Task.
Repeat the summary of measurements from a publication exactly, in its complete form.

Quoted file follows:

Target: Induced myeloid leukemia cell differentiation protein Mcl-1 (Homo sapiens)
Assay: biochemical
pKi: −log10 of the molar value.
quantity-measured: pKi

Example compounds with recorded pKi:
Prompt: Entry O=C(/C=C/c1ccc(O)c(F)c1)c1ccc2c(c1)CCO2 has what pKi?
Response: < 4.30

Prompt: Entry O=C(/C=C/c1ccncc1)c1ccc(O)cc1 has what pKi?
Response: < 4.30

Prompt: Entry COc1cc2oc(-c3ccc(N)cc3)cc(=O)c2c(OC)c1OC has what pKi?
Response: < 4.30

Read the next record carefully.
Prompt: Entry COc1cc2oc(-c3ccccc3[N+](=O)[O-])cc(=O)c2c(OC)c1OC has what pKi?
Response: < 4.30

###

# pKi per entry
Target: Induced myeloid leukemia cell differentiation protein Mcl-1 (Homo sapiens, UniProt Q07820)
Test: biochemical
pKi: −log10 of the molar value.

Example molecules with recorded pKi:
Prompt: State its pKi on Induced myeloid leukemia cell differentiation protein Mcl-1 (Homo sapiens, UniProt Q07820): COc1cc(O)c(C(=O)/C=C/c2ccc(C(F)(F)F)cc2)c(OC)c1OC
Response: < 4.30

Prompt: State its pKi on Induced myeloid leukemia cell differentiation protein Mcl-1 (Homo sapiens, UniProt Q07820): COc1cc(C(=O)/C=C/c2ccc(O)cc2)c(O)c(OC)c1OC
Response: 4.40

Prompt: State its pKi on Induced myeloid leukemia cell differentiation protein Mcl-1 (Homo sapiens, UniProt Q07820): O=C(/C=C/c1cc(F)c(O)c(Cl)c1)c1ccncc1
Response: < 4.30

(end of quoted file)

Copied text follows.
Target: Induced myeloid leukemia cell differentiation protein Mcl-1 (Homo sapiens)
Assay: biochemical
pKi: −log10 of the molar value.
quantity-measured: pKi

Example compounds with recorded pKi:
Prompt: Entry O=C(/C=C/c1ccc(O)c(F)c1)c1ccc2c(c1)CCO2 has what pKi?
Response: < 4.30

Prompt: Entry O=C(/C=C/c1ccncc1)c1ccc(O)cc1 has what pKi?
Response: < 4.30

Prompt: Entry COc1cc2oc(-c3ccc(N)cc3)cc(=O)c2c(OC)c1OC has what pKi?
Response: < 4.30

Read the next record carefully.
Prompt: Entry COc1cc2oc(-c3ccccc3[N+](=O)[O-])cc(=O)c2c(OC)c1OC has what pKi?
Response: < 4.30

###

# pKi per entry
Target: Induced myeloid leukemia cell differentiation protein Mcl-1 (Homo sapiens, UniProt Q07820)
Test: biochemical
pKi: −log10 of the molar value.

Example molecules with recorded pKi:
Prompt: State its pKi on Induced myeloid leukemia cell differentiation protein Mcl-1 (Homo sapiens, UniProt Q07820): COc1cc(O)c(C(=O)/C=C/c2ccc(C(F)(F)F)cc2)c(OC)c1OC
Response: < 4.30

Prompt: State its pKi on Induced myeloid leukemia cell differentiation protein Mcl-1 (Homo sapiens, UniProt Q07820): COc1cc(C(=O)/C=C/c2ccc(O)cc2)c(O)c(OC)c1OC
Response: 4.40

Prompt: State its pKi on Induced myeloid leukemia cell differentiation protein Mcl-1 (Homo sapiens, UniProt Q07820): O=C(/C=C/c1cc(F)c(O)c(Cl)c1)c1ccncc1
Response: < 4.30